Background: PTLD is a rare but life-threatening side effect of organ transplantation. While some patients respond to reduction in immunosuppression (RI), in many patients this approach is ineffective or impractical. Chemotherapy and anti-B cell monoclonal antibody therapy have been explored for treatment of such patients, but most reports include small numbers of patients. We report the results of treatment of patients with PTLD with rituximab and/or chemotherapy at the University of Pennsylvania Medical Center.

Methods: Data were collected using retrospective chart and database review. Patients were evaluated for baseline characteristics as well as response to therapy, time to treatment failure, and overall survival. Prognostic factors were identified by univariate analysis.

Results: 35 of 117 adult solid organ transplant patients diagnosed with PTLD that were refractory to RI underwent treatment with rituximab and/or chemotherapy. Median time to PTLD was 4 years (range 3 months to 23 years), and most patients presented with advanced stage (57%) and extranodal involvement (74%). 71% had elevated LDH. There were no significant baseline differences between patients receiving rituximab and those receiving chemotherapy. 22 patients underwent treatment with rituximab. The ORR was 68% (CR 59% and PR 9%). Median time to treatment failure (TTF) was not reached at median follow up of 19 months (range 0.8–51 months), and estimated OS was 31 months (1.5–51 months). EBV positivity was a favorable prognostic factor for achievement of response and TTF (p<0.01). LDH elevation predicted shorter overall survival (0.04). No patient died due to rituximab toxicity, and all 8 patients who either did not respond or relapsed were able to undergo further treatment with chemotherapy. 23 patients received chemotherapy, 22 of whom were evaluable. ORR was 74% (CR 57% and PR 17%). At a median follow up of 27 months, median TTF was 10.5 months (0.4–54 months), and estimated OS was 42 months (0.4–70 months). Adverse prognostic factors for response included advanced stage (p=0.02), elevated LDH (p=0.01) and allograft involvement by tumor (p<0.01). These factors, in addition to lack of achievement of CR, also predicted poor overall survival (p<0.05 for all factors). 26% of patients receiving chemotherapy died due to treatment-related toxicity.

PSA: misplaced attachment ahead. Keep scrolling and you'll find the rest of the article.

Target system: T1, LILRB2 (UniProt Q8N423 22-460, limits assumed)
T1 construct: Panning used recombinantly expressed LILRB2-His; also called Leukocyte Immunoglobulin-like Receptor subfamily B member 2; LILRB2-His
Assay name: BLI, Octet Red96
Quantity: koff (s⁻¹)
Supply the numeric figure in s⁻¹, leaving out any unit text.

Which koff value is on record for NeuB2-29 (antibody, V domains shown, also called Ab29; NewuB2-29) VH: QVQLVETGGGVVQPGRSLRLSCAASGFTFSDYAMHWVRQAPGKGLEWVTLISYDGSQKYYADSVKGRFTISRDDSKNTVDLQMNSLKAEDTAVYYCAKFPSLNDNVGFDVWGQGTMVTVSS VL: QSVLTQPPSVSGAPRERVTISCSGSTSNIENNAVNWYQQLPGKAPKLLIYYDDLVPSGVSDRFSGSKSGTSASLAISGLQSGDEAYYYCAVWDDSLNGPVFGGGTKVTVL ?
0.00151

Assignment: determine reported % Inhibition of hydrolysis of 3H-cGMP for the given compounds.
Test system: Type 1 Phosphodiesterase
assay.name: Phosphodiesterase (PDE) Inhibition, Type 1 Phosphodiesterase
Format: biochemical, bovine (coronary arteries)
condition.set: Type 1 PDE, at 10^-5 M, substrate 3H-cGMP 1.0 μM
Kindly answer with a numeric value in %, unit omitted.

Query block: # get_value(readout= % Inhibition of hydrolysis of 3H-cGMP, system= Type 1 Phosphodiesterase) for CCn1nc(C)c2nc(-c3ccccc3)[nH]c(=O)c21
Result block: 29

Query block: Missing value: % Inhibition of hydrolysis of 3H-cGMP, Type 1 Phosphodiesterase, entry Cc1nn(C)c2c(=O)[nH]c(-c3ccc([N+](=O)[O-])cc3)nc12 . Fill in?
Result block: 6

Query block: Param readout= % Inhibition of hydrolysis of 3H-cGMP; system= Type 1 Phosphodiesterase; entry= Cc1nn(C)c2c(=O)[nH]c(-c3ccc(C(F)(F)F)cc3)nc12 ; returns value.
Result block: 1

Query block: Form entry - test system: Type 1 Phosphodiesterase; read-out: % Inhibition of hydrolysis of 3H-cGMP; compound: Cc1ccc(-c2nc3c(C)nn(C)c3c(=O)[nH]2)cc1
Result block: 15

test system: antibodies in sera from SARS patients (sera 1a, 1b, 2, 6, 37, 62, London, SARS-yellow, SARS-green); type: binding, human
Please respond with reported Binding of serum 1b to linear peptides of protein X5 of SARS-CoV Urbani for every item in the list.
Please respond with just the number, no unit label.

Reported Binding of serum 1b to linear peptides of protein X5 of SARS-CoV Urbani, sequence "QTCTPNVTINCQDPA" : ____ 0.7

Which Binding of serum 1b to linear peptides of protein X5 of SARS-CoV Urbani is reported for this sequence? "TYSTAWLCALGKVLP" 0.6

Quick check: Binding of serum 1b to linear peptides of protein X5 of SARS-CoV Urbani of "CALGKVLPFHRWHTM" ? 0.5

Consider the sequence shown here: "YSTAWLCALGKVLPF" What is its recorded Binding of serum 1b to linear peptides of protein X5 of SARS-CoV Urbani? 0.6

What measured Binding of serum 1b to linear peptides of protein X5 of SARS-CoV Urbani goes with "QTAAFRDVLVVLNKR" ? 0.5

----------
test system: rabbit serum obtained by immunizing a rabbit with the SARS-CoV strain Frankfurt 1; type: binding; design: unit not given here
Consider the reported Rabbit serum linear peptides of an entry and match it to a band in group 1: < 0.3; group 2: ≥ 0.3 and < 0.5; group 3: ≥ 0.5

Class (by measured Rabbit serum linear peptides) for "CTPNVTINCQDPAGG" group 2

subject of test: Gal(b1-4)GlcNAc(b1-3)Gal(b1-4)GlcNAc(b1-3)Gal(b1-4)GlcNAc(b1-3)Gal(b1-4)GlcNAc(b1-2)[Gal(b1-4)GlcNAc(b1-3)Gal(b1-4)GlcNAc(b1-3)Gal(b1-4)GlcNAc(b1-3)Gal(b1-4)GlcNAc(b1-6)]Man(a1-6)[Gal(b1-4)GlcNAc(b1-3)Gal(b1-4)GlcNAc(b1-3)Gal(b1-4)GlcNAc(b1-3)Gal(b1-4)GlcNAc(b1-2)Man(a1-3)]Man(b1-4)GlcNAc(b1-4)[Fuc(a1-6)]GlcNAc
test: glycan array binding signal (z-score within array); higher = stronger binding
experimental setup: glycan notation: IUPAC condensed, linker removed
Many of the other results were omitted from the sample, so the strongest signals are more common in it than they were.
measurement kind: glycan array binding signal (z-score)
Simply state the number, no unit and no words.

Conclusion: Rituximab and chemotherapy are effective treatments in patients with PTLD who fail or do not tolerate RI. While rituximab is generally well tolerated, chemotherapy is associated with marked toxicity. When possible, PTLD patients requiring therapy beyond RI should be considered for rituximab, especially those with EBV-positive disease. Chemotherapy should be reserved for those patients who fail rituximab, have EBV-negative tumors, or need a rapid response.

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